Increasing use of diagnostic imaging in inflammatory bowel disease (IBD) has led to concerns about the malignant potential of ionising radiation in a cohort that have an increased lifetime risk of gastrointestinal malignancy. The aim was to quantify radiation exposure in IBD patients referred from primary care, determine predictors of high exposure and evaluate temporal trends in diagnostic imaging over a 20-year period.


This was a retrospective cohort study whereby IBD patients were recruited from the outpatient clinic and evaluated retrospectively. The total cumulative effective dose (CED) received from tests was calculated for each subject. Cox regression was performed to assess factors associated with potentially harmful levels of ionising radiation defined as total CED > 50 milli-sieverts (mSv; equivalent to five CT abdomen scans).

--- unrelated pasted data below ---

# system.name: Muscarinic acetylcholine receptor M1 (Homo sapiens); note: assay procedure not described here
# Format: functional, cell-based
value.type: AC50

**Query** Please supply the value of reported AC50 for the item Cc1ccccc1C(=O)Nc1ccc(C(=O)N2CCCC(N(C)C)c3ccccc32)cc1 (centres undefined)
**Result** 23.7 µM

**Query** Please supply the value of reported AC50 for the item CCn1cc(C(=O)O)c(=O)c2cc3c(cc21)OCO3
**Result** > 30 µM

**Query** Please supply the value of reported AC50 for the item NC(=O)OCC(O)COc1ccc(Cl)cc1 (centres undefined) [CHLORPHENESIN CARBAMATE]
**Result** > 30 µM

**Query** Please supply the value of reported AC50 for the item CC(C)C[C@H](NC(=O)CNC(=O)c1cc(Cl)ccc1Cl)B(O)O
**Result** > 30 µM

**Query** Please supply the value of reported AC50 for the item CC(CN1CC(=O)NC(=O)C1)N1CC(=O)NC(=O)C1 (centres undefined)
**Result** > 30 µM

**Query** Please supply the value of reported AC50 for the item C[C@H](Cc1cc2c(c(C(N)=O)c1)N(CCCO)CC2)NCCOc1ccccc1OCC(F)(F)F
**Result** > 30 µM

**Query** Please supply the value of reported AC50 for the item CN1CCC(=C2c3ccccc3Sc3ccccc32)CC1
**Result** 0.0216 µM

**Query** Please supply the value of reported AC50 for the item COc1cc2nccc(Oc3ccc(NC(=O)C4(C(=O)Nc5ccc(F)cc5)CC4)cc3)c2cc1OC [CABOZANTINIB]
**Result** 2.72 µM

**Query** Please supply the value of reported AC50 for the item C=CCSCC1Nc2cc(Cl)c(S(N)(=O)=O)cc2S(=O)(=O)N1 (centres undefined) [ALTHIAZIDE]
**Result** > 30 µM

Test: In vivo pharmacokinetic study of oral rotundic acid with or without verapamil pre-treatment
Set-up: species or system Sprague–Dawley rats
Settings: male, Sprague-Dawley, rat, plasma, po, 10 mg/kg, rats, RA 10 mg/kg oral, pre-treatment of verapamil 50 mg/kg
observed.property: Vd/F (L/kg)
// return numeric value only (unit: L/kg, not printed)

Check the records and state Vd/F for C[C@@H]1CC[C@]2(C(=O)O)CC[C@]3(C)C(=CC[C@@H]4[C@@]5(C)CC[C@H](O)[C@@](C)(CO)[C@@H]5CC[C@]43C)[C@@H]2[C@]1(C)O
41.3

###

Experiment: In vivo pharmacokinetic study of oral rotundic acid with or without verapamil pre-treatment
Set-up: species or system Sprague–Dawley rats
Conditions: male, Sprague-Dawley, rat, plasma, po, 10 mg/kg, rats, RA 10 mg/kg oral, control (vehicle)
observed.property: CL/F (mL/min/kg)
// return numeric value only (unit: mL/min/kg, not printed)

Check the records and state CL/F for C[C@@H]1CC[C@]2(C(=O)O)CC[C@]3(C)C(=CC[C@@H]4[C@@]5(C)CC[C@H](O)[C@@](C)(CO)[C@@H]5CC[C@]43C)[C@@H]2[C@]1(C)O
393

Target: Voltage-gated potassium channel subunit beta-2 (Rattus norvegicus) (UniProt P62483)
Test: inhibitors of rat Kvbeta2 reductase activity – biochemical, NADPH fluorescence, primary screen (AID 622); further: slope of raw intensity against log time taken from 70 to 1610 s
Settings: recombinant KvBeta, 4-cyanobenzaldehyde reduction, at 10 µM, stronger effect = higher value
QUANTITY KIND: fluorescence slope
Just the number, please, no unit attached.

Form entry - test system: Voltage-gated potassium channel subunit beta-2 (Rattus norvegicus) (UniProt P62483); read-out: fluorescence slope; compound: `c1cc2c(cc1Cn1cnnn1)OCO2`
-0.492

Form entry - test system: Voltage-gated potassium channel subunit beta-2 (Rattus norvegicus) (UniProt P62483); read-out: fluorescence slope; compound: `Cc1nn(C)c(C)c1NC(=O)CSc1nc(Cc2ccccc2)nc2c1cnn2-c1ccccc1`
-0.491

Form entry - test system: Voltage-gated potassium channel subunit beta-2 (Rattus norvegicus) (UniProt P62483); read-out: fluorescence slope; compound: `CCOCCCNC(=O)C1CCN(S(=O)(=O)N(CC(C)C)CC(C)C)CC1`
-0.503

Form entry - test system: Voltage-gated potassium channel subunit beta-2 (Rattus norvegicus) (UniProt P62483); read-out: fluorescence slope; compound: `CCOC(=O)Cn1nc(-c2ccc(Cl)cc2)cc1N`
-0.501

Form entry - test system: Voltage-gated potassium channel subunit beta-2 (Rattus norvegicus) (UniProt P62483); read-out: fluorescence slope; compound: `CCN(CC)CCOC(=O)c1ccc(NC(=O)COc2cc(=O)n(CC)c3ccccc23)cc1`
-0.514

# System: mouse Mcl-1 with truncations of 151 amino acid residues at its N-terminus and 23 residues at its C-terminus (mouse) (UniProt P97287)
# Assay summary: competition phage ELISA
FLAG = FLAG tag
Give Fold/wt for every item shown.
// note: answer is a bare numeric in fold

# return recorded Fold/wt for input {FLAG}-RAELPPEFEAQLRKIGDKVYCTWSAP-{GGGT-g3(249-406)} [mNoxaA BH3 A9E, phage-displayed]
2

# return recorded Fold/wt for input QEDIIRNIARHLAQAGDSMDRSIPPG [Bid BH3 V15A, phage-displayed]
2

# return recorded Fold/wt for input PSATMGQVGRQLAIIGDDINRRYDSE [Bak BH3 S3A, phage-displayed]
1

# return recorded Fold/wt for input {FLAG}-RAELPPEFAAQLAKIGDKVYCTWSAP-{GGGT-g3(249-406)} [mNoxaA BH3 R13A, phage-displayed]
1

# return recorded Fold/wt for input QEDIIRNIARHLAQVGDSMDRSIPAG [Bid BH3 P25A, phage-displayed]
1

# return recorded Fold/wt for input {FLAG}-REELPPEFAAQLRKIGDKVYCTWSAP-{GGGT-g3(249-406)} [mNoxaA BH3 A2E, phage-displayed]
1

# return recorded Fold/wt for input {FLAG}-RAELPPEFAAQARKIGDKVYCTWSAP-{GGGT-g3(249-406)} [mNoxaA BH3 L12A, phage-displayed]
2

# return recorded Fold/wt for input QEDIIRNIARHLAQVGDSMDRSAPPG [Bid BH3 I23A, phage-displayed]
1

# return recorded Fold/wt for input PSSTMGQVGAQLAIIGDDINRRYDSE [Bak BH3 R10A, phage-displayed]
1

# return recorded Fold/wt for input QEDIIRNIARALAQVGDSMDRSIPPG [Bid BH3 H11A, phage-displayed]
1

The cohort included 415 patients. Median total CED was 7.2 mSv (IQR: 3.0–22.7) in Crohn's disease and 2.8 mSv (IQR: 0.8–8.9) in ulcerative colitis patients, respectively. A total of 32 patients (8%) received a CED > 50 mSv. A history of IBD-related surgery was associated with high exposure (HR 7.7). During the study period, usage of abdominal CT increased by 310%.


Approximately 1 in 13 patients in the study cohort were exposed to potentially harmful levels of ionising radiation. Strategies to minimise exposure to diagnostic medical radiation in IBD patients are required.